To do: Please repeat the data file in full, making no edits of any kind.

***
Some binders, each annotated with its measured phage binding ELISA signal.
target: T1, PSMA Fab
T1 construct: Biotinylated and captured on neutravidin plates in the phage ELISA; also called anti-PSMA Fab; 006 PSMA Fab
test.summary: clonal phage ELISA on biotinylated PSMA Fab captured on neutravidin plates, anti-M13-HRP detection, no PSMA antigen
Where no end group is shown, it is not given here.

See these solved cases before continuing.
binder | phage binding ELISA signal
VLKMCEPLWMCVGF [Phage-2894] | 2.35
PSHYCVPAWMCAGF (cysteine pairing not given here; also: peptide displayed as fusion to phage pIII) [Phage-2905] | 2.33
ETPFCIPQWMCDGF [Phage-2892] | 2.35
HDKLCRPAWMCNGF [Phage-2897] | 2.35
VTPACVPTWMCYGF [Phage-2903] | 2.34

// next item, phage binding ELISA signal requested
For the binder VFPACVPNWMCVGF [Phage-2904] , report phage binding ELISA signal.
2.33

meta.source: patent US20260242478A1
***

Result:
Some binders, each annotated with its measured phage binding ELISA signal.
target: T1, PSMA Fab
T1 construct: Biotinylated and captured on neutravidin plates in the phage ELISA; also called anti-PSMA Fab; 006 PSMA Fab
test.summary: clonal phage ELISA on biotinylated PSMA Fab captured on neutravidin plates, anti-M13-HRP detection, no PSMA antigen
Where no end group is shown, it is not given here.

See these solved cases before continuing.
binder | phage binding ELISA signal
VLKMCEPLWMCVGF [Phage-2894] | 2.35
PSHYCVPAWMCAGF (cysteine pairing not given here; also: peptide displayed as fusion to phage pIII) [Phage-2905] | 2.33
ETPFCIPQWMCDGF [Phage-2892] | 2.35
HDKLCRPAWMCNGF [Phage-2897] | 2.35
VTPACVPTWMCYGF [Phage-2903] | 2.34

// next item, phage binding ELISA signal requested
For the binder VFPACVPNWMCVGF [Phage-2904] , report phage binding ELISA signal.
2.33

meta.source: patent US20260242478A1